Kelly Chibale, professor, organic chemistry, University of Cape Town; founding director, H3D
In 2018, H3D formed a five-year partnership with Germany-based Merck KGaA and Medicines for Malaria Venture to work on malaria drug discovery.
Colin Wilson, also a South African and medicinal chemist by training who worked for Chibale for almost six years, raves about how his former boss grew the organization from a handful of people to about 80 over a six-year period.
The team delivered results with the first two clinical candidates discovered and developed on the African continent for the treatment of malaria.
“One of his main goals is to create long term opportunities for scientists on the African continent. His aspiration is to catalyze a bioscience industry in South Africa with his research to help fight Africa’s “brain drain”. He is also an advocate for more equitable and representative clinical trials and speaks out against what he calls “afro-pessimism”, the pessimistic view that the western world has over Africa and its scientists.”
Chibale was featured in Fortune in 2018 as one of the World’s 50 Greatest Leaders.
Kizzmekia Corbett, assistant professor, department of immunology and infectious diseases, Harvard T.H. Chan School of Public Health
Corbett is one of the scientific heroes of the pandemic.
After getting her PhD in microbiology and immunology from the University of North Carolina-Chapel Hill, she went to the Vaccine Research Center at the National Institute for Allergy and Infectious Disease (NIAID) in Bethesda, Maryland.
There, working in collaboration with Moderna, she was involved in developing the mRNA-1273 vaccine directed at the spike protein. That vaccine is one of the two mRNA vaccines that delivered 95 percent vaccine efficacy against the novel coronavirus in randomized Phase III clinical trials conducted in less than 12 months.
Not only was Corbett one of the key contributors to this extraordinary accomplishment, she spent much of the past year dedicated to fact-based, contextual science communication on social media. She took on extra work to do targeted community outreach to build vaccine confidence.
She will now get to write the next chapters of her career as an assistant professor in the department of immunology and infectious diseases at the Harvard T.H. Chan School of Public Health.
Howard E. Davis, COO at stealth startup
Davis is working on a stealth startup, which I’m hearing is backed by Atlas Venture.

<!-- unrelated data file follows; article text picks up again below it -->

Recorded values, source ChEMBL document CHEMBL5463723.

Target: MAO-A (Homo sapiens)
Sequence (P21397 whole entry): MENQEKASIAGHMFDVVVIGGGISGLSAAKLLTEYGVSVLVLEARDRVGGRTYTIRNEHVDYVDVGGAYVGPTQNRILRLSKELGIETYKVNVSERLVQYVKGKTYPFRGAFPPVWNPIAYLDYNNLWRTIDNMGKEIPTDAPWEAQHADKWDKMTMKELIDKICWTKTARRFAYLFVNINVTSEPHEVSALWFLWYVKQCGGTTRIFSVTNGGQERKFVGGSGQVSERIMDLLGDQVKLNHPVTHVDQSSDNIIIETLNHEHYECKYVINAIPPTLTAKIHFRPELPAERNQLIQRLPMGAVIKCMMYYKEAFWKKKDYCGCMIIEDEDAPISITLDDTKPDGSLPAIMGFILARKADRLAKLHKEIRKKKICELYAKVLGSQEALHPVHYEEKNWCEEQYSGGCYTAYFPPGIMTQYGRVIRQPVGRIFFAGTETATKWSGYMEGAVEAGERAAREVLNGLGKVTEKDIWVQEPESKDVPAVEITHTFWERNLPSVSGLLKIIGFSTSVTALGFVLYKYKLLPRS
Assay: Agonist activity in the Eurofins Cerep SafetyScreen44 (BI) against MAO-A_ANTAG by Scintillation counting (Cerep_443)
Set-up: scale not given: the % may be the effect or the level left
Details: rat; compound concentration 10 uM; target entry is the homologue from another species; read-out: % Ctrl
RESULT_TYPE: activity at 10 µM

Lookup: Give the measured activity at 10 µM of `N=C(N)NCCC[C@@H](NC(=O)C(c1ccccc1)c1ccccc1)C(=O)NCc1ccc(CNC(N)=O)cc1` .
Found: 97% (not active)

Davis comes to this challenge with a mix of science and business experience. He got his bachelor’s in chemical engineering at Yale University, and a PhD in biomedical engineering at MIT in 2002.
His first large pharma job was at Novartis, where he worked on commercial efforts on therapies for multiple sclerosis and age-related macular degeneration. He then took on increasing roles of responsibility, including a couple of vice president roles at Biogen. He made the leap into the startup world in 2018, initially at Flagship Pioneering.
Peter Emtage, venture partner, Versant Ventures
Emtage’s career has taken off the past few years.
Emtage got his PhD in molecular virology, immunology and inflammation at McMaster University in Ontario, Canada. He did a couple stops in academia at the National Cancer Institute and Harvard Medical School.
The big leap in industry came about five years ago. In 2016, he joined Cell Design Labs as chief scientific officer. It was a startup focused on T-cell engineering from Wendell Lim’s lab at UCSF (see my Forbes coverage at the time). This was before the first couple of CAR-T therapies for cancer were approved by the FDA – a watershed moment for cell therapy.
A few months after Gilead acquired Kite Pharma in 2017, it followed up by also acquiring Kite’s little partner, Cell Design Labs, for $567 million. Emtage stuck around at the big merged company for a couple more years as global head of cell therapy research for Gilead / Kite.
In October 2020, he left to join Versant Ventures as an entrepreneur-in-residence. Six months later at Versant, He was promoted to venture partner about six months later.
Jackie Grant, principal, Abingworth
Grant was moved last July in the wake of America’s racial reckoning over the killing of George Floyd, and the inequities exposed by pandemic.
She looked into the numbers of fellow partners and investment decision-makers at top-tier biotech venture firms to see how many were Black women, like her.
She found none.
That finding may not have been a surprise, but it does matter. As Grant wrote in Nature Biotechnology:
“Although venture capitalists comprise a small segment of the life science industry by numbers, they hold outsized influence and power over the sector: the power to invest millions of dollars into innovation and to incubate new companies; the power to offer senior positions in startups and to shape companies through board positions; the power to create wealth.